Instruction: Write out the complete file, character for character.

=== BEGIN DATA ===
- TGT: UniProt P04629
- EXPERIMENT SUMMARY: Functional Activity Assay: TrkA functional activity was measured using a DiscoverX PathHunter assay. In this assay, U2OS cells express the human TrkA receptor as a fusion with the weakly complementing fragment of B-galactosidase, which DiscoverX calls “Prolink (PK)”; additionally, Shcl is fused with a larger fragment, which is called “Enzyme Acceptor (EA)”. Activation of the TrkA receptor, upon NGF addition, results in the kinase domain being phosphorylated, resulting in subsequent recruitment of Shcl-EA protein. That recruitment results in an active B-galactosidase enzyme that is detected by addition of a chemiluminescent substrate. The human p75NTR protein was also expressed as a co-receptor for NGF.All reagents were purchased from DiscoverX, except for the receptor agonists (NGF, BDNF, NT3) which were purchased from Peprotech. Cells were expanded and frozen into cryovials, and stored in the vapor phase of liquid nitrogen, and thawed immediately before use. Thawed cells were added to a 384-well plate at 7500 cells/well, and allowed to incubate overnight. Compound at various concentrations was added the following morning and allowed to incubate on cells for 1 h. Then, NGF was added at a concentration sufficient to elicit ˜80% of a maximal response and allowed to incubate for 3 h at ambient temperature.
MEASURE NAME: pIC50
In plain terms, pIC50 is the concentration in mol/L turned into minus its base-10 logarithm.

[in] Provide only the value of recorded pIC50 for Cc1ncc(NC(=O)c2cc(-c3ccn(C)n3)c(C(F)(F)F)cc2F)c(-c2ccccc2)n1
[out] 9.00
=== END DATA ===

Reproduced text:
- TGT: UniProt P04629
- EXPERIMENT SUMMARY: Functional Activity Assay: TrkA functional activity was measured using a DiscoverX PathHunter assay. In this assay, U2OS cells express the human TrkA receptor as a fusion with the weakly complementing fragment of B-galactosidase, which DiscoverX calls “Prolink (PK)”; additionally, Shcl is fused with a larger fragment, which is called “Enzyme Acceptor (EA)”. Activation of the TrkA receptor, upon NGF addition, results in the kinase domain being phosphorylated, resulting in subsequent recruitment of Shcl-EA protein. That recruitment results in an active B-galactosidase enzyme that is detected by addition of a chemiluminescent substrate. The human p75NTR protein was also expressed as a co-receptor for NGF.All reagents were purchased from DiscoverX, except for the receptor agonists (NGF, BDNF, NT3) which were purchased from Peprotech. Cells were expanded and frozen into cryovials, and stored in the vapor phase of liquid nitrogen, and thawed immediately before use. Thawed cells were added to a 384-well plate at 7500 cells/well, and allowed to incubate overnight. Compound at various concentrations was added the following morning and allowed to incubate on cells for 1 h. Then, NGF was added at a concentration sufficient to elicit ˜80% of a maximal response and allowed to incubate for 3 h at ambient temperature.
MEASURE NAME: pIC50
In plain terms, pIC50 is the concentration in mol/L turned into minus its base-10 logarithm.

[in] Provide only the value of recorded pIC50 for Cc1ncc(NC(=O)c2cc(-c3ccn(C)n3)c(C(F)(F)F)cc2F)c(-c2ccccc2)n1
[out] 9.00